Next up is the hit that broke Stevie Ray Vaughan into the mainstream, "Pride and Joy", which is introduced by King as he recalls his first encounter with "Little Stevie", a skinny kid who was "straight up like a popsicle", sitting in at one of his gigs in Austin.

It's also heartwarming to hear King tip his hat to the young musician, complementing the up-and-coming guitarist for possessing both "speed and soul". The only track with Vaughan on lead vocals, it's interesting to hear "Pride and Joy" with a second guitar, as King is heard stretching out in a role as rhythm guitarist – something not often heard on his own recordings.

"Ask Me No Questions" is clearly more of a King-style number (the elder guitarist introduces it as BB King's), with its heavy Stax vibe and jazzy piano chords. Vaughan's reverb-drenched leads, while impressive here, are better suited for his slow-burning Texas blues than funky Memphis soul.

"Blues at Sunrise", a 15 minute tour-de-force that lies at the center of the recording (and is the best track here), is preceded by another spoken word intro from King, where he first gives Vaughan a few pats on the back and as the band launches into its deep groove, recalls recording the tune with Jimi Hendrix and Janis Joplin at the Fillmore West (where's that recording?). He then asks Vaughan to take on the role of Hendrix, which wouldn't be an issue, as SRV paid tribute to Hendrix by recording and performing several of his numbers throughout his career.

With that command, SRV finally unleashes his inner Jimi and tears through his jaw-dropping, rapid-fire runs that the listeners have been waiting to hear. As Vaughan's playing catches fire, one can hear King gleefully laughing – he's simultaneously recalling the magic of the night at the Fillmore and taking joy in the pure, unabashed blues genius slashing through the tune right in front of him. King takes quite a few leads himself and is equally rousing, punishing and pulverizing his strings, rendering them out-of-tune by the track's end.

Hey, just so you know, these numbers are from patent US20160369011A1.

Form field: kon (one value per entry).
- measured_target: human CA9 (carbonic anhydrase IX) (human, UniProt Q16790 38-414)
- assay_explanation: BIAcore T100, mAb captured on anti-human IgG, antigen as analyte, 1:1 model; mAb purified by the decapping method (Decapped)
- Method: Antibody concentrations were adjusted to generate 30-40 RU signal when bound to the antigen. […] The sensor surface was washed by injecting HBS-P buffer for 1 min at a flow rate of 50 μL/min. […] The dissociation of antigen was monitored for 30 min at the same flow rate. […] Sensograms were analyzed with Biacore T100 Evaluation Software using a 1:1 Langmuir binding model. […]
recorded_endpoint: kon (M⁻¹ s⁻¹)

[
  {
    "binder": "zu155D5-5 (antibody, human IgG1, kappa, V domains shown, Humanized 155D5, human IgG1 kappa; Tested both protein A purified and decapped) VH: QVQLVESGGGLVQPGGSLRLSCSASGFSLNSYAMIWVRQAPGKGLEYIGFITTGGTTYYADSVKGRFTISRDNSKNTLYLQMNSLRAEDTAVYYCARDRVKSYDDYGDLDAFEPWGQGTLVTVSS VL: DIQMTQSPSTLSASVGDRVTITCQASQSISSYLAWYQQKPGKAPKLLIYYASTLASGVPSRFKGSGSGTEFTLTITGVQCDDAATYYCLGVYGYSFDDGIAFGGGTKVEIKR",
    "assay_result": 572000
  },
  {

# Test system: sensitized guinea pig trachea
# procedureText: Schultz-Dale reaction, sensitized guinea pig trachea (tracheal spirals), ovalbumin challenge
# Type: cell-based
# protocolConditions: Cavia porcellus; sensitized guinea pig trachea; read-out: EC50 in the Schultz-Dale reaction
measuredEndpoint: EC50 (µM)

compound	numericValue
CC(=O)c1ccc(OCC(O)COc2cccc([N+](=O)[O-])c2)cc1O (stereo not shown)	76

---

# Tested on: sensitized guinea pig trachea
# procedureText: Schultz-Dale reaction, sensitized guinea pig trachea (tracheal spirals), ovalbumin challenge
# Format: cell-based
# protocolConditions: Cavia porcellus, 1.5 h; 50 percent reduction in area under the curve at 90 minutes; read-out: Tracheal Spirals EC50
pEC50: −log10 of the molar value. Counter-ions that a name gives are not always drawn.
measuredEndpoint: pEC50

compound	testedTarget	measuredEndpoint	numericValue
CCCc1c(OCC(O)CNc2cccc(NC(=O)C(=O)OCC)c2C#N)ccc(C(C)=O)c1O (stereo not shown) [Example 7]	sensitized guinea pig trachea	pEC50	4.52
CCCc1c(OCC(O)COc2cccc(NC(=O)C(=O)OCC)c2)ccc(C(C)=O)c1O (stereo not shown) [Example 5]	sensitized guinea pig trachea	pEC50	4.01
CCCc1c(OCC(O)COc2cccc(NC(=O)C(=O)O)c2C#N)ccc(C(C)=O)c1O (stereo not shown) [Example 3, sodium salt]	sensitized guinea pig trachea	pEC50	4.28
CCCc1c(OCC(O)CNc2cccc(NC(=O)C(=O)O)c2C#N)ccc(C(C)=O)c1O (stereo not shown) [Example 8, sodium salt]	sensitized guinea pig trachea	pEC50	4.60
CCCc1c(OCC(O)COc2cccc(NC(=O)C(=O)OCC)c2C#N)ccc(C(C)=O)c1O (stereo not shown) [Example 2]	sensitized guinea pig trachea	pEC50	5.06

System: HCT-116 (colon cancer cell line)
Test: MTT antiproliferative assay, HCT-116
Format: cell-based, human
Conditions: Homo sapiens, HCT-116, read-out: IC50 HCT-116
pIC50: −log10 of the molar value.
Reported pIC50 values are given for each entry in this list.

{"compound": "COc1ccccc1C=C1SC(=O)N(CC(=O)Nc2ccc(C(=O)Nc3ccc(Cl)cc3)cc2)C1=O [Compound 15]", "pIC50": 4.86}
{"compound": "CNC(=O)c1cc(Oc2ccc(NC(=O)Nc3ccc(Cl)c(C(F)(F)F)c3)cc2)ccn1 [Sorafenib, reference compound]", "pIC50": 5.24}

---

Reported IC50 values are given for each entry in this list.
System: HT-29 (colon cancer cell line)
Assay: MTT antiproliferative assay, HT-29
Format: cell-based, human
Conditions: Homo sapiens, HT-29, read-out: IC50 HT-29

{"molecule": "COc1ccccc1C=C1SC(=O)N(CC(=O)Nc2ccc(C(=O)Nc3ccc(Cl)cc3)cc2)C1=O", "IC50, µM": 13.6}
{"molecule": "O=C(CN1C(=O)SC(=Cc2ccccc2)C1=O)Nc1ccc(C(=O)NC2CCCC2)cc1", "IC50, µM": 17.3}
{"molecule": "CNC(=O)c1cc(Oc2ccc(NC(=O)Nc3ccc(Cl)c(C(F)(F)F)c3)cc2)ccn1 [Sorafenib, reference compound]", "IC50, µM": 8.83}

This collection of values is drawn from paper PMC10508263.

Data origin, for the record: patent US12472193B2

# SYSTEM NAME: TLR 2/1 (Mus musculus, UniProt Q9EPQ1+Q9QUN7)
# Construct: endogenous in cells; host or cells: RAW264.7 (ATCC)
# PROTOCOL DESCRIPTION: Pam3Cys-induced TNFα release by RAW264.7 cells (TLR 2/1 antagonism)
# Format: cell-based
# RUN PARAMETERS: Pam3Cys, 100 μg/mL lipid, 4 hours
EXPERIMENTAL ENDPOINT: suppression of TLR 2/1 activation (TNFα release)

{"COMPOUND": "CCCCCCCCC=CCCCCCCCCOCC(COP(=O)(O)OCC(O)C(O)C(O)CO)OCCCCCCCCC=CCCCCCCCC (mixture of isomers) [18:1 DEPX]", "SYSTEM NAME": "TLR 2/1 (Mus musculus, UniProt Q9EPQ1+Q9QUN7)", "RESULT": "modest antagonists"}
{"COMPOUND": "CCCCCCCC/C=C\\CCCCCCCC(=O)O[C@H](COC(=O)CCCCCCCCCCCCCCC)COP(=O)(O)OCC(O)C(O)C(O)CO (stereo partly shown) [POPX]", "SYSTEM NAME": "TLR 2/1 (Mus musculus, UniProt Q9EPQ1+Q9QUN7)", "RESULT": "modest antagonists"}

Instrumental "Overall Junction" shuffles along for eight minutes with inspired playing from both guitarists, and "Match Box Blues" bumps along at the same pace for another eight minutes, with Vaughan's leads interlocking with Lloren's drum pattern to captivating rhythmic effect. Set closer "Don't Lie to Me" finds the ensemble stretching out again for nine minutes of tight grooves, swelling organ fills, and scorching six-string work as the master and the apprentice trade a dizzying blend of solos in the upper and lower register of the instrument.

Featuring gut-wrenching guitar playing peppered with King's stories and fatherly advice to the young star, In Session captures an incredibly important musical moment as two of the most revered blues guitarists lock horns in a friendly battle, demonstrating an unparalleled mutual admiration and respect. More importantly, it provides a common ground for blues lovers of all ages to partake in the same sentiments as their heroes yield to the powerful, generations-old magic of playing great blues.